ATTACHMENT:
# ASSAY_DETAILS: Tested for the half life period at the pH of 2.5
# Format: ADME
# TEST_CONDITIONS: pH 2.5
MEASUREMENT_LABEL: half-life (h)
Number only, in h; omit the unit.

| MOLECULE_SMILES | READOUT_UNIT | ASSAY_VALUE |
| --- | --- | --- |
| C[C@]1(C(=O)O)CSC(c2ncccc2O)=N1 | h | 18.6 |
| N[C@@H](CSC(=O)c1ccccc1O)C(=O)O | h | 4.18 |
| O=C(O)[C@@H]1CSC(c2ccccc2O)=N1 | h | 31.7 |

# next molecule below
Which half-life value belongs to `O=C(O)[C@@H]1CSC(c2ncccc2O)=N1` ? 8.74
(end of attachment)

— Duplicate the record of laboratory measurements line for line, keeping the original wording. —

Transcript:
# ASSAY_DETAILS: Tested for the half life period at the pH of 2.5
# Format: ADME
# TEST_CONDITIONS: pH 2.5
MEASUREMENT_LABEL: half-life (h)
Number only, in h; omit the unit.

| MOLECULE_SMILES | READOUT_UNIT | ASSAY_VALUE |
| --- | --- | --- |
| C[C@]1(C(=O)O)CSC(c2ncccc2O)=N1 | h | 18.6 |
| N[C@@H](CSC(=O)c1ccccc1O)C(=O)O | h | 4.18 |
| O=C(O)[C@@H]1CSC(c2ccccc2O)=N1 | h | 31.7 |

# next molecule below
Which half-life value belongs to `O=C(O)[C@@H]1CSC(c2ncccc2O)=N1` ? 8.74